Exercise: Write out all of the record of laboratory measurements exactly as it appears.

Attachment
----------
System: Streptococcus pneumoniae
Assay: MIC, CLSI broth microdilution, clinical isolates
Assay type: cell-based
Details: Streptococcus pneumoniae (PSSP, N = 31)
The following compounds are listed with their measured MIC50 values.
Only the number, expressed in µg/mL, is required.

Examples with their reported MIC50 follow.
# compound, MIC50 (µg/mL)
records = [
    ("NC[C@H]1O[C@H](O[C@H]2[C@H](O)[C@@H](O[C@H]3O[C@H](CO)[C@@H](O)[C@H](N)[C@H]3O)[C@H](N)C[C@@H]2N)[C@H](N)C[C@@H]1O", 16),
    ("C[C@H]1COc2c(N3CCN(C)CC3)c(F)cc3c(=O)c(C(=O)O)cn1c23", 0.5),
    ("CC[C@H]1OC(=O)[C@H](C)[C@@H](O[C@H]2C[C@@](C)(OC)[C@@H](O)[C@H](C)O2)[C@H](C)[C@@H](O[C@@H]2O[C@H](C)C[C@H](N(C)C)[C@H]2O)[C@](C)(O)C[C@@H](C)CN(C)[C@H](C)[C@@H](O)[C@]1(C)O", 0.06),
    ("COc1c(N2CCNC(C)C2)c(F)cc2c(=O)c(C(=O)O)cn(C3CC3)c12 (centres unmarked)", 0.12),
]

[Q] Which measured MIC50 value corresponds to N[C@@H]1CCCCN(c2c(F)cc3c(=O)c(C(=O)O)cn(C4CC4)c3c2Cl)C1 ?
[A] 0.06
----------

System: Streptococcus pneumoniae
Assay: MIC, CLSI broth microdilution, clinical isolates
Assay type: cell-based
Details: Streptococcus pneumoniae (PSSP, N = 31)
The following compounds are listed with their measured MIC50 values.
Only the number, expressed in µg/mL, is required.

Examples with their reported MIC50 follow.
# compound, MIC50 (µg/mL)
records = [
    ("NC[C@H]1O[C@H](O[C@H]2[C@H](O)[C@@H](O[C@H]3O[C@H](CO)[C@@H](O)[C@H](N)[C@H]3O)[C@H](N)C[C@@H]2N)[C@H](N)C[C@@H]1O", 16),
    ("C[C@H]1COc2c(N3CCN(C)CC3)c(F)cc3c(=O)c(C(=O)O)cn1c23", 0.5),
    ("CC[C@H]1OC(=O)[C@H](C)[C@@H](O[C@H]2C[C@@](C)(OC)[C@@H](O)[C@H](C)O2)[C@H](C)[C@@H](O[C@@H]2O[C@H](C)C[C@H](N(C)C)[C@H]2O)[C@](C)(O)C[C@@H](C)CN(C)[C@H](C)[C@@H](O)[C@]1(C)O", 0.06),
    ("COc1c(N2CCNC(C)C2)c(F)cc2c(=O)c(C(=O)O)cn(C3CC3)c12 (centres unmarked)", 0.12),
]

[Q] Which measured MIC50 value corresponds to N[C@@H]1CCCCN(c2c(F)cc3c(=O)c(C(=O)O)cn(C4CC4)c3c2Cl)C1 ?
[A] 0.06